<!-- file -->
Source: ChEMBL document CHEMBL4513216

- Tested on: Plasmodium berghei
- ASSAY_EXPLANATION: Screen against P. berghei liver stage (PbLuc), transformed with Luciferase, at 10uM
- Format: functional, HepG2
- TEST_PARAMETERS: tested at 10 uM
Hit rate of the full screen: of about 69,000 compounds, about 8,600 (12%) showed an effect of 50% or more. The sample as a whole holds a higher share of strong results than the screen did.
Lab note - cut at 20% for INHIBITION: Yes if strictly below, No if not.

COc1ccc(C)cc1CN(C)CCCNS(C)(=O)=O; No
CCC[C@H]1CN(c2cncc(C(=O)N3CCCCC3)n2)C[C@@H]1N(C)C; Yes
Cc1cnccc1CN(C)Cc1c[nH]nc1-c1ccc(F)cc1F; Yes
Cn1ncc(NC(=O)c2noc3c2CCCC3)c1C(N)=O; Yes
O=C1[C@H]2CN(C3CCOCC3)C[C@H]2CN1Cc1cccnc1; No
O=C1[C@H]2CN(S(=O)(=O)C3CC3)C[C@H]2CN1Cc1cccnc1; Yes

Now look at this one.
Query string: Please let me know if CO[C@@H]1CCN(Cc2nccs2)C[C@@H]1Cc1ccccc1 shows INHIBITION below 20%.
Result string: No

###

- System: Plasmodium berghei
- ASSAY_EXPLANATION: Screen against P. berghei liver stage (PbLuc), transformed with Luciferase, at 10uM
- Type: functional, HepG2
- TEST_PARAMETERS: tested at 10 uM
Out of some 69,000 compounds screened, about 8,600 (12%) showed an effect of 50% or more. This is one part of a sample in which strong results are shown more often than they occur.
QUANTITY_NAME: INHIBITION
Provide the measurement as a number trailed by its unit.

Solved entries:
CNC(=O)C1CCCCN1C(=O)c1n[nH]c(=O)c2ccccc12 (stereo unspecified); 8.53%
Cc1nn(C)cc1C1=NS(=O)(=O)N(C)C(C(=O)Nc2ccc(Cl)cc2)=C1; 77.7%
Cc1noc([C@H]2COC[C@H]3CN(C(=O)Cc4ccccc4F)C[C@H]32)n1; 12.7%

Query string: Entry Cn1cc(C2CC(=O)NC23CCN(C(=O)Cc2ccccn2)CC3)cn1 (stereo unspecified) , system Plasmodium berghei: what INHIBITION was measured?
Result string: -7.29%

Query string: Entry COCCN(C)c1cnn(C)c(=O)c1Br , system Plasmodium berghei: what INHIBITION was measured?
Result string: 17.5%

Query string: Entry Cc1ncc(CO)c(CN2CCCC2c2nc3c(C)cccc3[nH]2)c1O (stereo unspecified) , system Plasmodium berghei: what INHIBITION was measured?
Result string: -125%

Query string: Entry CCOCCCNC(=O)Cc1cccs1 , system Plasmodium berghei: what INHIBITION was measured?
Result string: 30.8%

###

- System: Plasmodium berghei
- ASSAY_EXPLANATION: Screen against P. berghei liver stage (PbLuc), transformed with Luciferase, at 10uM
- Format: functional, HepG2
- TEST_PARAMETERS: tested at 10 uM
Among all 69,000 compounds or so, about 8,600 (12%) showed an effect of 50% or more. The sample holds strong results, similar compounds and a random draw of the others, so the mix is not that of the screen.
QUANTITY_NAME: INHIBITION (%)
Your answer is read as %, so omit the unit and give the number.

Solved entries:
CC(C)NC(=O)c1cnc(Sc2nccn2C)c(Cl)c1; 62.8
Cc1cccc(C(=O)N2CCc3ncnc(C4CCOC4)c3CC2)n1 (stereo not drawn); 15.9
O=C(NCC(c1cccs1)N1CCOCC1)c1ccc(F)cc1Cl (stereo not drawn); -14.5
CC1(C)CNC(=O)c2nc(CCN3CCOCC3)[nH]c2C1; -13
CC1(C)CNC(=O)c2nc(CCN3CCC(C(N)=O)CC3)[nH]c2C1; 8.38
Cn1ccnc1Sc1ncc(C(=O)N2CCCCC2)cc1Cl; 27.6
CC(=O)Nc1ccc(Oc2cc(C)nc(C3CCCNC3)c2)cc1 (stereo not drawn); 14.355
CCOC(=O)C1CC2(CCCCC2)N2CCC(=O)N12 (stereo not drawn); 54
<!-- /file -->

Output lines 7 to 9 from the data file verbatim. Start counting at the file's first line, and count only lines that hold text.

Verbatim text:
Lab note - cut at 20% for INHIBITION: Yes if strictly below, No if not.

COc1ccc(C)cc1CN(C)CCCNS(C)(=O)=O; No
CCC[C@H]1CN(c2cncc(C(=O)N3CCCCC3)n2)C[C@@H]1N(C)C; Yes